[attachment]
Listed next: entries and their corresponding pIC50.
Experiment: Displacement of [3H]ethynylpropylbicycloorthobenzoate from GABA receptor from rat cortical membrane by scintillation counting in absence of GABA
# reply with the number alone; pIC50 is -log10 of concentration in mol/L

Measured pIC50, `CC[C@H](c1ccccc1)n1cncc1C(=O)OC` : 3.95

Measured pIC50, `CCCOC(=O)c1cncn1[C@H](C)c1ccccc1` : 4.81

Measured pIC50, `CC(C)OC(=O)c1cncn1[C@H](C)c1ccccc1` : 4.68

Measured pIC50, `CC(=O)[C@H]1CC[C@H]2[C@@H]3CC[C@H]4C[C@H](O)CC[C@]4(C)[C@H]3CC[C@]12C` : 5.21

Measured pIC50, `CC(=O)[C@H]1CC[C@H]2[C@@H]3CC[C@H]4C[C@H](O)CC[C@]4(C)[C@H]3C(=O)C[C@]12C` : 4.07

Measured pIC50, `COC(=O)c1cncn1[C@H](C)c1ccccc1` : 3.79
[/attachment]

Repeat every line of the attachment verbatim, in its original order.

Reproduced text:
Listed next: entries and their corresponding pIC50.
Experiment: Displacement of [3H]ethynylpropylbicycloorthobenzoate from GABA receptor from rat cortical membrane by scintillation counting in absence of GABA
# reply with the number alone; pIC50 is -log10 of concentration in mol/L

Measured pIC50, `CC[C@H](c1ccccc1)n1cncc1C(=O)OC` : 3.95

Measured pIC50, `CCCOC(=O)c1cncn1[C@H](C)c1ccccc1` : 4.81

Measured pIC50, `CC(C)OC(=O)c1cncn1[C@H](C)c1ccccc1` : 4.68

Measured pIC50, `CC(=O)[C@H]1CC[C@H]2[C@@H]3CC[C@H]4C[C@H](O)CC[C@]4(C)[C@H]3CC[C@]12C` : 5.21

Measured pIC50, `CC(=O)[C@H]1CC[C@H]2[C@@H]3CC[C@H]4C[C@H](O)CC[C@]4(C)[C@H]3C(=O)C[C@]12C` : 4.07

Measured pIC50, `COC(=O)c1cncn1[C@H](C)c1ccccc1` : 3.79